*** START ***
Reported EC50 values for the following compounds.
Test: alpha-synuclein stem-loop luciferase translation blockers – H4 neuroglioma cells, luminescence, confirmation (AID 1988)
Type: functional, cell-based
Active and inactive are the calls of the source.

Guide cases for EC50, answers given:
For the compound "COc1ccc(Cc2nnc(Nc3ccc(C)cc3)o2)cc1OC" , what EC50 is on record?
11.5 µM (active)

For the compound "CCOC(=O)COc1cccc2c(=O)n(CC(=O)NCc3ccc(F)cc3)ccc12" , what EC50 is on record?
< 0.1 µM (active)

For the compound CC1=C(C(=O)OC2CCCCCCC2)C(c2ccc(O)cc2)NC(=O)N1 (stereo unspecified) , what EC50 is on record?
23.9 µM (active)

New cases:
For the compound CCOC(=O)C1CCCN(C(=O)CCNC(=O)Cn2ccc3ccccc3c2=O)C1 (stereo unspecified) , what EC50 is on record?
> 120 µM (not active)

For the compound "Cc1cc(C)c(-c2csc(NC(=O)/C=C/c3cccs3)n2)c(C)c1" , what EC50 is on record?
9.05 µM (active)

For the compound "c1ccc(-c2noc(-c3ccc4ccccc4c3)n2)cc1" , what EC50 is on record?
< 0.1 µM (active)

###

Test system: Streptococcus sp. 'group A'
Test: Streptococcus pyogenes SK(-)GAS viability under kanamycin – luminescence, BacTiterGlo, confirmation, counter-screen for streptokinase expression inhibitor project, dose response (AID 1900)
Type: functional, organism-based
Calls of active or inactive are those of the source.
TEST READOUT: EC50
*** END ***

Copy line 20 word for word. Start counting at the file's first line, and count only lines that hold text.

Test system: Streptococcus sp. 'group A'